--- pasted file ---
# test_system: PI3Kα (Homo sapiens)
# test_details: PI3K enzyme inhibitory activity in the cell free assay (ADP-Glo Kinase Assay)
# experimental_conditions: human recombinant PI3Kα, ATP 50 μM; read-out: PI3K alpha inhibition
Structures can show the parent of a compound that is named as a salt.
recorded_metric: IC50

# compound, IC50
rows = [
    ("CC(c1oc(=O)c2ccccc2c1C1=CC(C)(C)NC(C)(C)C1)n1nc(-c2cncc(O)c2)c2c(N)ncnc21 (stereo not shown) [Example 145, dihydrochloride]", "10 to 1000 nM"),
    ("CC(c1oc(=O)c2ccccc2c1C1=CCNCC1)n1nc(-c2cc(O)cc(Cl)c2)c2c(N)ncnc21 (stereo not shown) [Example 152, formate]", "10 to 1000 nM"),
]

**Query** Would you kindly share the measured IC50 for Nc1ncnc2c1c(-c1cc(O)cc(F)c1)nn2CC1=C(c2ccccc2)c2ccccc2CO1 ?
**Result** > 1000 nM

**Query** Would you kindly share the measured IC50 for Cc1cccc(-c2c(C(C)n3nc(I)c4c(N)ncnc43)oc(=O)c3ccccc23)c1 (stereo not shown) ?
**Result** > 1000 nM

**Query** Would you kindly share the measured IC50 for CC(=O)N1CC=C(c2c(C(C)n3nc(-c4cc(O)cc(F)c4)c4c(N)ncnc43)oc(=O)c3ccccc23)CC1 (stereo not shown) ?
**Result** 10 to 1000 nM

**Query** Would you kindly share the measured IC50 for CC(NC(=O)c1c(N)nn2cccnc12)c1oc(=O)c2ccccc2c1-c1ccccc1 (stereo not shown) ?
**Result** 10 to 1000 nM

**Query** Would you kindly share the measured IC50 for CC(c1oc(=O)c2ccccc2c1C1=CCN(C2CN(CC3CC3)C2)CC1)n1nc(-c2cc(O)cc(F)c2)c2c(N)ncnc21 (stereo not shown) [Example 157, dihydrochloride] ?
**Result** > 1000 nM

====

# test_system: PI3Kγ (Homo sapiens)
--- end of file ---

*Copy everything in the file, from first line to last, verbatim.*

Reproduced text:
# test_system: PI3Kα (Homo sapiens)
# test_details: PI3K enzyme inhibitory activity in the cell free assay (ADP-Glo Kinase Assay)
# experimental_conditions: human recombinant PI3Kα, ATP 50 μM; read-out: PI3K alpha inhibition
Structures can show the parent of a compound that is named as a salt.
recorded_metric: IC50

# compound, IC50
rows = [
    ("CC(c1oc(=O)c2ccccc2c1C1=CC(C)(C)NC(C)(C)C1)n1nc(-c2cncc(O)c2)c2c(N)ncnc21 (stereo not shown) [Example 145, dihydrochloride]", "10 to 1000 nM"),
    ("CC(c1oc(=O)c2ccccc2c1C1=CCNCC1)n1nc(-c2cc(O)cc(Cl)c2)c2c(N)ncnc21 (stereo not shown) [Example 152, formate]", "10 to 1000 nM"),
]

**Query** Would you kindly share the measured IC50 for Nc1ncnc2c1c(-c1cc(O)cc(F)c1)nn2CC1=C(c2ccccc2)c2ccccc2CO1 ?
**Result** > 1000 nM

**Query** Would you kindly share the measured IC50 for Cc1cccc(-c2c(C(C)n3nc(I)c4c(N)ncnc43)oc(=O)c3ccccc23)c1 (stereo not shown) ?
**Result** > 1000 nM

**Query** Would you kindly share the measured IC50 for CC(=O)N1CC=C(c2c(C(C)n3nc(-c4cc(O)cc(F)c4)c4c(N)ncnc43)oc(=O)c3ccccc23)CC1 (stereo not shown) ?
**Result** 10 to 1000 nM

**Query** Would you kindly share the measured IC50 for CC(NC(=O)c1c(N)nn2cccnc12)c1oc(=O)c2ccccc2c1-c1ccccc1 (stereo not shown) ?
**Result** 10 to 1000 nM

**Query** Would you kindly share the measured IC50 for CC(c1oc(=O)c2ccccc2c1C1=CCN(C2CN(CC3CC3)C2)CC1)n1nc(-c2cc(O)cc(F)c2)c2c(N)ncnc21 (stereo not shown) [Example 157, dihydrochloride] ?
**Result** > 1000 nM

====

# test_system: PI3Kγ (Homo sapiens)